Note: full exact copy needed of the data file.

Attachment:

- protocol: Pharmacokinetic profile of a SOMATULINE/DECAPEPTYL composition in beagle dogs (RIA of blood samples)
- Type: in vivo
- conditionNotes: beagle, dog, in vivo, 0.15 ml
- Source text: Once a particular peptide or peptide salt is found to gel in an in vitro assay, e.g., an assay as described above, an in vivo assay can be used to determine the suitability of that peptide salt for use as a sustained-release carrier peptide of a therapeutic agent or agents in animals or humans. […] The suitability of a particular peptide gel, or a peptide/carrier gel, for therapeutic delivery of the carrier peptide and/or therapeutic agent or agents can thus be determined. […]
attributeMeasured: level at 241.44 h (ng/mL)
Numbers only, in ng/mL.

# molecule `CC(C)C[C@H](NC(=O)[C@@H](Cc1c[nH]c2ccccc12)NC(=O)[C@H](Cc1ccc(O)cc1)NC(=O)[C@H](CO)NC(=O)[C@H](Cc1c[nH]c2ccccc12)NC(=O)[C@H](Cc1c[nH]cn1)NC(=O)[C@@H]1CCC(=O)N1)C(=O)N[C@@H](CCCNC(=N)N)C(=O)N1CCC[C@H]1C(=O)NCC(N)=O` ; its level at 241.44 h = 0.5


- protocol: Pharmacokinetic profile of a SOMATULINE/DECAPEPTYL composition in beagle dogs (RIA of blood samples)
- Type: in vivo
- conditionNotes: beagle, dog, in vivo, 0.15 ml
- Source text: Once a particular peptide or peptide salt is found to gel in an in vitro assay, e.g., an assay as described above, an in vivo assay can be used to determine the suitability of that peptide salt for use as a sustained-release carrier peptide of a therapeutic agent or agents in animals or humans. […] The suitability of a particular peptide gel, or a peptide/carrier gel, for therapeutic delivery of the carrier peptide and/or therapeutic agent or agents can thus be determined. […]
attributeMeasured: level at 241.44 h (ng/mL)
Numbers only, in ng/mL.

# molecule `CC(C)C[C@H](NC(=O)[C@@H](Cc1c[nH]c2ccccc12)NC(=O)[C@H](Cc1ccc(O)cc1)NC(=O)[C@H](CO)NC(=O)[C@H](Cc1c[nH]c2ccccc12)NC(=O)[C@H](Cc1c[nH]cn1)NC(=O)[C@@H]1CCC(=O)N1)C(=O)N[C@@H](CCCNC(=N)N)C(=O)N1CCC[C@H]1C(=O)NCC(N)=O` ; its level at 241.44 h = 0.5